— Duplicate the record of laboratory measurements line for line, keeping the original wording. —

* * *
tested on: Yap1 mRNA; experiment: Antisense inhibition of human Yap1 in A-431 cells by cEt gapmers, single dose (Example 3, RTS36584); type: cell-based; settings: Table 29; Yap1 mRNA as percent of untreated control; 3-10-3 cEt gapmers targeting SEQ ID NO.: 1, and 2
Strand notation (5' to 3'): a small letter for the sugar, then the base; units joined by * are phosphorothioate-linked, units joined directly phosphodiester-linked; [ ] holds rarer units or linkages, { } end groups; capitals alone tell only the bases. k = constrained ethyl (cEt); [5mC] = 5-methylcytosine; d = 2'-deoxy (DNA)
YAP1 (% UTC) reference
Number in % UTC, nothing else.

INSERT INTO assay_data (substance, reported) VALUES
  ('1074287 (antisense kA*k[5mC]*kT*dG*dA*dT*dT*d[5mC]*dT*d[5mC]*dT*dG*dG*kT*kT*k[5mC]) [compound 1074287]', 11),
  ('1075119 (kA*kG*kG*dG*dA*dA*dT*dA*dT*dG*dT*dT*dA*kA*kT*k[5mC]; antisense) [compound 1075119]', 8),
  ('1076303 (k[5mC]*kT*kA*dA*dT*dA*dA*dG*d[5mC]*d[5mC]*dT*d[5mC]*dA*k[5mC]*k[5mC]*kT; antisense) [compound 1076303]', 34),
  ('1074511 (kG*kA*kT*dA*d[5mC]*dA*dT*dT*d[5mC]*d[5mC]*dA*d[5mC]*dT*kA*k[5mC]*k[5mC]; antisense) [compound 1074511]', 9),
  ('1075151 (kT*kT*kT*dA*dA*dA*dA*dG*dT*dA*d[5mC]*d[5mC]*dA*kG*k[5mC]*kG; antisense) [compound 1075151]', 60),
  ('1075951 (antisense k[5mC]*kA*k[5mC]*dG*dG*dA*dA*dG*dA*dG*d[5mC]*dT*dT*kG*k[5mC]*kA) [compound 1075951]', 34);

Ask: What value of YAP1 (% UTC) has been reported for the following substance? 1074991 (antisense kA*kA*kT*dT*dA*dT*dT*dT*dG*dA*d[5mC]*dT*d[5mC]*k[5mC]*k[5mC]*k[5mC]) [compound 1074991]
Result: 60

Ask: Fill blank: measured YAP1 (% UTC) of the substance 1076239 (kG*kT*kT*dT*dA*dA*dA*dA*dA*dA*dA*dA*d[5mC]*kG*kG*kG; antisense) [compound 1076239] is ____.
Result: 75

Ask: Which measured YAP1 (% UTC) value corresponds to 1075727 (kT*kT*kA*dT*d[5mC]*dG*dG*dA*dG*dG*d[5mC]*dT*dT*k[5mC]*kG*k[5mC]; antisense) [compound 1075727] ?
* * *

tested on: Yap1 mRNA; experiment: Antisense inhibition of human Yap1 in A-431 cells by cEt gapmers, single dose (Example 3, RTS36584); type: cell-based; settings: Table 29; Yap1 mRNA as percent of untreated control; 3-10-3 cEt gapmers targeting SEQ ID NO.: 1, and 2
Strand notation (5' to 3'): a small letter for the sugar, then the base; units joined by * are phosphorothioate-linked, units joined directly phosphodiester-linked; [ ] holds rarer units or linkages, { } end groups; capitals alone tell only the bases. k = constrained ethyl (cEt); [5mC] = 5-methylcytosine; d = 2'-deoxy (DNA)
YAP1 (% UTC) reference
Number in % UTC, nothing else.

INSERT INTO assay_data (substance, reported) VALUES
  ('1074287 (antisense kA*k[5mC]*kT*dG*dA*dT*dT*d[5mC]*dT*d[5mC]*dT*dG*dG*kT*kT*k[5mC]) [compound 1074287]', 11),
  ('1075119 (kA*kG*kG*dG*dA*dA*dT*dA*dT*dG*dT*dT*dA*kA*kT*k[5mC]; antisense) [compound 1075119]', 8),
  ('1076303 (k[5mC]*kT*kA*dA*dT*dA*dA*dG*d[5mC]*d[5mC]*dT*d[5mC]*dA*k[5mC]*k[5mC]*kT; antisense) [compound 1076303]', 34),
  ('1074511 (kG*kA*kT*dA*d[5mC]*dA*dT*dT*d[5mC]*d[5mC]*dA*d[5mC]*dT*kA*k[5mC]*k[5mC]; antisense) [compound 1074511]', 9),
  ('1075151 (kT*kT*kT*dA*dA*dA*dA*dG*dT*dA*d[5mC]*d[5mC]*dA*kG*k[5mC]*kG; antisense) [compound 1075151]', 60),
  ('1075951 (antisense k[5mC]*kA*k[5mC]*dG*dG*dA*dA*dG*dA*dG*d[5mC]*dT*dT*kG*k[5mC]*kA) [compound 1075951]', 34);

Ask: What value of YAP1 (% UTC) has been reported for the following substance? 1074991 (antisense kA*kA*kT*dT*dA*dT*dT*dT*dG*dA*d[5mC]*dT*d[5mC]*k[5mC]*k[5mC]*k[5mC]) [compound 1074991]
Result: 60

Ask: Fill blank: measured YAP1 (% UTC) of the substance 1076239 (kG*kT*kT*dT*dA*dA*dA*dA*dA*dA*dA*dA*d[5mC]*kG*kG*kG; antisense) [compound 1076239] is ____.
Result: 75

Ask: Which measured YAP1 (% UTC) value corresponds to 1075727 (kT*kT*kA*dT*d[5mC]*dG*dG*dA*dG*dG*d[5mC]*dT*dT*k[5mC]*kG*k[5mC]; antisense) [compound 1075727] ?